“We have identified this vulnerability. We have carried out several operations in the area, but all operations last for a day or two and end. We have not been issued orders to hold this valley despite the availability of armaments and numbers pf Iraqi armed forces.”

Women operatives

The Islamic State group’s networks and abilities are a shadow of its former strength, when it held a third of Syria and Iraq.

But as IS seeks to grow stronger, it appears to be falling back on a tactic the militant group, and its precursor al-Qaeda, once heavily relied on: recruiting women.

The militant groups have long used women for suicide attacks and logistical operations. Women often pass security forces without being inspected, due to religious sensitivities.

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The Iraqi military field commanders told MEE that IS has reactivated its dormant women cells. The Rapid Response Forces deployed in the Hamrin Basin arrested five women early this week, after a number of detainees confessed and revealed their whereabouts.

“Women were transporting money, messages and food to and from the organisation's hideouts and the families of its fighters,” Lieutenant Colonel Tariq al-Ghazali, a Rapid Response Forces commander, told MEE on Wednesday.

"We arrested the five women two days ago, in coordination with the counter-crime department in Sulaiman Bek town where the women live, and they confessed.”

The military commanders in the area supervising anti-IS efforts told MEE that the five detained women, and all others previously arrested, are relatives of IS fighters, and the group has not yet succeeded in recruiting new faces.

“These women are all housewives and IS relatives, and therefore it is easy to attract and recruit them,” Ghazali said.

“IS is heavily depending on women again due to the massive intelligence restrictions imposed on its members, the majority of which have had their identity revealed. The organisation is betting on the sensitive status of women in Iraqi society to pass whatever it wants.”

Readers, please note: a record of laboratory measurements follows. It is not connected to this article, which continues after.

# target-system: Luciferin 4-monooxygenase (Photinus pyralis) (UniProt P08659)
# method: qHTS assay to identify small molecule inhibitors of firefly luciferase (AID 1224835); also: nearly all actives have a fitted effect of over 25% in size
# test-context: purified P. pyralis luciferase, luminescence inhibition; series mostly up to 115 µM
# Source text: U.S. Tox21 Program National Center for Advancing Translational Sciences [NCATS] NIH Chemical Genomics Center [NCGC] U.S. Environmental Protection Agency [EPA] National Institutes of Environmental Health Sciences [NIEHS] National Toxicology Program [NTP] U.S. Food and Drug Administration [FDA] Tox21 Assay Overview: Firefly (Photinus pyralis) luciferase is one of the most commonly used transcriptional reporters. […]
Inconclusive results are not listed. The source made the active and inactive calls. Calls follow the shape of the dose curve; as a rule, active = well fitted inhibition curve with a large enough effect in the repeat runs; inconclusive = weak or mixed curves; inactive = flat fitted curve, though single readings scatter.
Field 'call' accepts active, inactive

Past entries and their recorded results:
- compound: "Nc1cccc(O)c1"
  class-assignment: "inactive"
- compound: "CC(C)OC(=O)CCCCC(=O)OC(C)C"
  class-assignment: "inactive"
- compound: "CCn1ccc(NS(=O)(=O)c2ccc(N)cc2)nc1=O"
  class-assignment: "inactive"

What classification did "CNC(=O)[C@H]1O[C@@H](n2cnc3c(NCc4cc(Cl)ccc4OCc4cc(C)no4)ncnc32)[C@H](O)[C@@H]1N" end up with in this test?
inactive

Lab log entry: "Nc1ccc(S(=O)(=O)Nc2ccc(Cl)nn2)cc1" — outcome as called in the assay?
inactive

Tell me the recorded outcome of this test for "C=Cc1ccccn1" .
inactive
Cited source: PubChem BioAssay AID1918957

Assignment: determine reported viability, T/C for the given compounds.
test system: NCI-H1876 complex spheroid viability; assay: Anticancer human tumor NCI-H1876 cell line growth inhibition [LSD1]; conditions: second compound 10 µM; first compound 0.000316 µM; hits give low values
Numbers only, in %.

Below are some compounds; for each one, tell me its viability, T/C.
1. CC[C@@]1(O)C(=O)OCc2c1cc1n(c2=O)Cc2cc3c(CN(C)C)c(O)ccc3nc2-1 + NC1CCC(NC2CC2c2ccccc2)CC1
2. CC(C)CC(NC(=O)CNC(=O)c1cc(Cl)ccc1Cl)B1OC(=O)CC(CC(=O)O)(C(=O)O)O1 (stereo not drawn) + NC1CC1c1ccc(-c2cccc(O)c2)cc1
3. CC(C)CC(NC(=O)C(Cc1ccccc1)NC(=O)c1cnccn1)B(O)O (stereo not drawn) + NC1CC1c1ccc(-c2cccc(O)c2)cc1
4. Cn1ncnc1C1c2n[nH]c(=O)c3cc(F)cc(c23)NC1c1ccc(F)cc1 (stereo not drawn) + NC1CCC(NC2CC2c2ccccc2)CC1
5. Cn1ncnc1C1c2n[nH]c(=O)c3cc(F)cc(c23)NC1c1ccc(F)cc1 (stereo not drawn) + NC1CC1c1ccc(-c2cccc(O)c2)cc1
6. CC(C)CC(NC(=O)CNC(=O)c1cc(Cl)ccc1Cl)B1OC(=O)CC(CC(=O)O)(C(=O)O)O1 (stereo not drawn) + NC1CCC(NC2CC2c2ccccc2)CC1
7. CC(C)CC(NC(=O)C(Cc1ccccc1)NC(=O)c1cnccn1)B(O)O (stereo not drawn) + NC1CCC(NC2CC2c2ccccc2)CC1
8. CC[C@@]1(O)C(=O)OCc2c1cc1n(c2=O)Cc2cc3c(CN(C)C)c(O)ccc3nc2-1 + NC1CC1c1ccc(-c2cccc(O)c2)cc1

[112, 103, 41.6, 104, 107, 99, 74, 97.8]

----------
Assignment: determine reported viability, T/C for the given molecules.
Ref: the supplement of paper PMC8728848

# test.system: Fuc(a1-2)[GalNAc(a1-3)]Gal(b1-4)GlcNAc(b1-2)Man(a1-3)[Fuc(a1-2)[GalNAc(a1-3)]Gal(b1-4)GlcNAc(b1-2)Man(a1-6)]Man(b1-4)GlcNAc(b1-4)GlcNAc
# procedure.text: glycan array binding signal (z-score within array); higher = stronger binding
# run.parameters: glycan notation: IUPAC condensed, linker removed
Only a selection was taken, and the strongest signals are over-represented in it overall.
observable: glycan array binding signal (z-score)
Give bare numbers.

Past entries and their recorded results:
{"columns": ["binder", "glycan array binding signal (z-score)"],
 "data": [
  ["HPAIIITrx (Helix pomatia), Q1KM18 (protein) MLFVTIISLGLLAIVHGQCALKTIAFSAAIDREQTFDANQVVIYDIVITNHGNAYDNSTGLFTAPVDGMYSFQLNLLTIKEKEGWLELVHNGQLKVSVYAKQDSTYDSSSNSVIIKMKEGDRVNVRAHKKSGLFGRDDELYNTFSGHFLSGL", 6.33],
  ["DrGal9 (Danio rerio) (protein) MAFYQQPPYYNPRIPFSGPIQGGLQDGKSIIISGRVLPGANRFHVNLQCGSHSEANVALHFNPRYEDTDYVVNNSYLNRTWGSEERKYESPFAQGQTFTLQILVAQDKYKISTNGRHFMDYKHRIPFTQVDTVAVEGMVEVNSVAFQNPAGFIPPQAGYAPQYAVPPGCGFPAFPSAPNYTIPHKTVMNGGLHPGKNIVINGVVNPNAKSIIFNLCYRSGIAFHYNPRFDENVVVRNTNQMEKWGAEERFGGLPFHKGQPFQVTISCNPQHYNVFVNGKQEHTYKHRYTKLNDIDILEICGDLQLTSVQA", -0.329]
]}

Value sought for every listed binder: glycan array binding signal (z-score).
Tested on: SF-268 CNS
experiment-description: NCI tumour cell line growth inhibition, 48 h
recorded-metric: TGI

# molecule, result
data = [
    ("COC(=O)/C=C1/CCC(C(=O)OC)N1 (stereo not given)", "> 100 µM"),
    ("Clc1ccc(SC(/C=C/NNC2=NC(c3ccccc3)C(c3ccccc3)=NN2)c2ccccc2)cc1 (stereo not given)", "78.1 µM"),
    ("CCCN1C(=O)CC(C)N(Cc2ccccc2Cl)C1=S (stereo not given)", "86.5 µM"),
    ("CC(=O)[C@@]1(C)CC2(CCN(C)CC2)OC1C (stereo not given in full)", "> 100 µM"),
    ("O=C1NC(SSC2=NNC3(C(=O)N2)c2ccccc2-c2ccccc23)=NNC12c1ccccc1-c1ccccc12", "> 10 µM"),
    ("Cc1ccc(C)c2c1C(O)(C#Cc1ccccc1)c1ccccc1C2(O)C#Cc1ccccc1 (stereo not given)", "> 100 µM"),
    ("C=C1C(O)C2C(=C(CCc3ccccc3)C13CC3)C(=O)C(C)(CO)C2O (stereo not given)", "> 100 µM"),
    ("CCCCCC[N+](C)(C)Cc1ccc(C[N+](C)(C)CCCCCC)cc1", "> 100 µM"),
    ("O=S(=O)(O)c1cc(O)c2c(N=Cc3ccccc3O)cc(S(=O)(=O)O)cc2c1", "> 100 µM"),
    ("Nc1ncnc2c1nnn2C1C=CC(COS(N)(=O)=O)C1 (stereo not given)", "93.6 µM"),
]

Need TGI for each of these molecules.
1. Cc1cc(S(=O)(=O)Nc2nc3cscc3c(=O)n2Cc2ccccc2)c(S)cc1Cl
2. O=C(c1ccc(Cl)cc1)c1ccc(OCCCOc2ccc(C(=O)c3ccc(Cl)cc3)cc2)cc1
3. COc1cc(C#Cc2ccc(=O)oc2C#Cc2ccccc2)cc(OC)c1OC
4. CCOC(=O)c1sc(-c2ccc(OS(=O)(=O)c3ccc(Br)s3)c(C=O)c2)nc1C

Kurdish tensions

Historically, most attacks IS has carried out were in desert areas around western Anbar and northern Nineveh, in addition to disputed areas between Baghdad-administered regions and the KRG.

Military commanders told MEE that most of these attacks usually coincide with the escalation of tensions between Baghdad and Erbil.

Those tensions have reached new heights. Baghdad is refusing to pay the salaries of public employees in Kurdistan, which number more than 700,000, until the KRG pays it the money raised through selling oil extracted in the region.

'This problem will not end until the dispute between Baghdad and Erbil ends once and for all'

- Top military commander

"For years, IS has been exploiting the tensions between the federal and regional governments to increase the rate of its operations, because most of its resources are located in areas considered to be lacking in security: places held by the federal forces on the one hand and the Peshmerga forces on the other,” a top military commander told MEE.

“The escalation of differences between the two sides always provides, intentionally or unintentionally, room for these groups to carry out their operations, and this is exactly what happened before 2014 during the rise of IS and its seizure of most cities and villages in the region,” he added.

"This problem will not end until the dispute between Baghdad and Erbil ends once and for all.”

This article is available in French on Middle East Eye French edition.